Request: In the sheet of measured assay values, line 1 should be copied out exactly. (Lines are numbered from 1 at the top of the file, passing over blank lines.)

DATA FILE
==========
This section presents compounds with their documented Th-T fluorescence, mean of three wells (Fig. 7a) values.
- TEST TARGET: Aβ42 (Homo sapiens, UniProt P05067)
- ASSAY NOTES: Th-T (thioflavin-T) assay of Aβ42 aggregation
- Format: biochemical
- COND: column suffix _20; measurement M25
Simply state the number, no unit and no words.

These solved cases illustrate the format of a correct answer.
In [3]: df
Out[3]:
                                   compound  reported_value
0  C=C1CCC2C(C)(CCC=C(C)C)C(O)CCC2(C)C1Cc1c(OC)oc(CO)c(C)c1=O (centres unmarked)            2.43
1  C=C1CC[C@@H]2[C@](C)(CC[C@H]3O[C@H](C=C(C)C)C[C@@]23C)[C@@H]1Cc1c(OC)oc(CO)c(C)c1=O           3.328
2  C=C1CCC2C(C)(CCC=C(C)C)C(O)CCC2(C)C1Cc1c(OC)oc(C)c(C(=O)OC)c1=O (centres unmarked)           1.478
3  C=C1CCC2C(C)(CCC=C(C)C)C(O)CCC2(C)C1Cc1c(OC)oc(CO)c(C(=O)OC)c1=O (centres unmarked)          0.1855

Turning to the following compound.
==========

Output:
This section presents compounds with their documented Th-T fluorescence, mean of three wells (Fig. 7a) values.